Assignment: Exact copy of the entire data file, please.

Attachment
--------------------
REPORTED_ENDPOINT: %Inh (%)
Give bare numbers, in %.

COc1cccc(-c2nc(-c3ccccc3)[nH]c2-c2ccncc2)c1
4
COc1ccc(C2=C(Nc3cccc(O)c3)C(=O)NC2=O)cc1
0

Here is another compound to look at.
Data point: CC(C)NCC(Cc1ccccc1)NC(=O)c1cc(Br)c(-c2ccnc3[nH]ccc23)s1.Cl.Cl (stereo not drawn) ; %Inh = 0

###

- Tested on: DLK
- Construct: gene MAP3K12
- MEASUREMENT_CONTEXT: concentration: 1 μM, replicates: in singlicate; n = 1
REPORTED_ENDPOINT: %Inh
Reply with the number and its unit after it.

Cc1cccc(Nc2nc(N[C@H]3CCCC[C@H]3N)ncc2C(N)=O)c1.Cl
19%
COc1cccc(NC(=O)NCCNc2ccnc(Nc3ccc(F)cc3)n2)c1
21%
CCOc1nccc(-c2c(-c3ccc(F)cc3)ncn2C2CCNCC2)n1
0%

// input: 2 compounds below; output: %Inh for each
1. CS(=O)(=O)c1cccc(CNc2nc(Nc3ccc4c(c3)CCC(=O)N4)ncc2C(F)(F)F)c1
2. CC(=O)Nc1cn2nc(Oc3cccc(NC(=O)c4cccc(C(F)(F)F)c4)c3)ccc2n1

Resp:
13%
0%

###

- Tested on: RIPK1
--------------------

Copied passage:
REPORTED_ENDPOINT: %Inh (%)
Give bare numbers, in %.

COc1cccc(-c2nc(-c3ccccc3)[nH]c2-c2ccncc2)c1
4
COc1ccc(C2=C(Nc3cccc(O)c3)C(=O)NC2=O)cc1
0

Here is another compound to look at.
Data point: CC(C)NCC(Cc1ccccc1)NC(=O)c1cc(Br)c(-c2ccnc3[nH]ccc23)s1.Cl.Cl (stereo not drawn) ; %Inh = 0

###

- Tested on: DLK
- Construct: gene MAP3K12
- MEASUREMENT_CONTEXT: concentration: 1 μM, replicates: in singlicate; n = 1
REPORTED_ENDPOINT: %Inh
Reply with the number and its unit after it.

Cc1cccc(Nc2nc(N[C@H]3CCCC[C@H]3N)ncc2C(N)=O)c1.Cl
19%
COc1cccc(NC(=O)NCCNc2ccnc(Nc3ccc(F)cc3)n2)c1
21%
CCOc1nccc(-c2c(-c3ccc(F)cc3)ncn2C2CCNCC2)n1
0%

// input: 2 compounds below; output: %Inh for each
1. CS(=O)(=O)c1cccc(CNc2nc(Nc3ccc4c(c3)CCC(=O)N4)ncc2C(F)(F)F)c1
2. CC(=O)Nc1cn2nc(Oc3cccc(NC(=O)c4cccc(C(F)(F)F)c4)c3)ccc2n1

Resp:
13%
0%

###

- Tested on: RIPK1